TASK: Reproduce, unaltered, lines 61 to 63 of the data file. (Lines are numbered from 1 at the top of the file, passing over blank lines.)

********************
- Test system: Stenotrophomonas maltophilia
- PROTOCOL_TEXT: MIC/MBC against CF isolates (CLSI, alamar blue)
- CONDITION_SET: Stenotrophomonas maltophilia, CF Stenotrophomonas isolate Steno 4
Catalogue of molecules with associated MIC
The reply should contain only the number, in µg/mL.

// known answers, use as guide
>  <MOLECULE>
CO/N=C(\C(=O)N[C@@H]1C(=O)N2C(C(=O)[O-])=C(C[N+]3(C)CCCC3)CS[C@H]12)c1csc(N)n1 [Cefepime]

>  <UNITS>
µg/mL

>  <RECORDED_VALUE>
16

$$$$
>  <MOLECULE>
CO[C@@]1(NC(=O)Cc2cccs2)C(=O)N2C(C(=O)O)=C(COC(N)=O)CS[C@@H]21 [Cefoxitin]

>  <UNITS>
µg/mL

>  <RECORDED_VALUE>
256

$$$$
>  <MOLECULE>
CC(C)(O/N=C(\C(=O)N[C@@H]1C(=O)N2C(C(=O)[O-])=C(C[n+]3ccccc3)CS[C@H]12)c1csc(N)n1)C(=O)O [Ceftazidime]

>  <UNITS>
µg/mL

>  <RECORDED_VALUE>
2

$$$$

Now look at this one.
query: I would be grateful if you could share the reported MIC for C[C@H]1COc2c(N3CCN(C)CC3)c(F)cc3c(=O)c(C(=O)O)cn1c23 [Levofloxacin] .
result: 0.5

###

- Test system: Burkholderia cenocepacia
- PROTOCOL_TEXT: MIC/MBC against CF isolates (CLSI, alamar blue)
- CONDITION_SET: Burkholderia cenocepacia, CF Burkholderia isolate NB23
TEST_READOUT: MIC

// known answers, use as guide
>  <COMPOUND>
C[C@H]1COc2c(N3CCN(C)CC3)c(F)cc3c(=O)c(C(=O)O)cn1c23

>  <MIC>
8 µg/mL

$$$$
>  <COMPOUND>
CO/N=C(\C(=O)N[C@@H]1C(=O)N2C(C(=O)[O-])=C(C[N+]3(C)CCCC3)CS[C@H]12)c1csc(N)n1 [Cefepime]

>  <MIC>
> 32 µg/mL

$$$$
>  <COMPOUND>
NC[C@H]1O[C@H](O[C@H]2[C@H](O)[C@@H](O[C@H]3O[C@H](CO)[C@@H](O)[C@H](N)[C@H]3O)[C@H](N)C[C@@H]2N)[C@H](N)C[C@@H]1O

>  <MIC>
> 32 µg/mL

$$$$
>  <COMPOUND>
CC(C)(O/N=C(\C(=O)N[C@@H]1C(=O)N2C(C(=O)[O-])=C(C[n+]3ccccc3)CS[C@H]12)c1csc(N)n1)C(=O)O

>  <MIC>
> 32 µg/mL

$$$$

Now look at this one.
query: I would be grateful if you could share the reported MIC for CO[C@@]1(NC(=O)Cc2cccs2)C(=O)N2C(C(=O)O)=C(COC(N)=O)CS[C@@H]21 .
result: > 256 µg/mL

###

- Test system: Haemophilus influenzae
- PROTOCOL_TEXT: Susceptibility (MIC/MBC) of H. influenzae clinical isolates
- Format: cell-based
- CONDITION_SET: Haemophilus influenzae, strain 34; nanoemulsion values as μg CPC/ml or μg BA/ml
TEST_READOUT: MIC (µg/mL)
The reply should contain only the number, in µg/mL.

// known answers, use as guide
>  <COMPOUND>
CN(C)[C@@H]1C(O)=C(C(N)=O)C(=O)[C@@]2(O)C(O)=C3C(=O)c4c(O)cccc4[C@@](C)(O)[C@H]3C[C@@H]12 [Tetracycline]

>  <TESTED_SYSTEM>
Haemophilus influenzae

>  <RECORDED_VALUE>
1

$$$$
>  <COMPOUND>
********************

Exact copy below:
- Test system: Haemophilus influenzae
- PROTOCOL_TEXT: Susceptibility (MIC/MBC) of H. influenzae clinical isolates
- Format: cell-based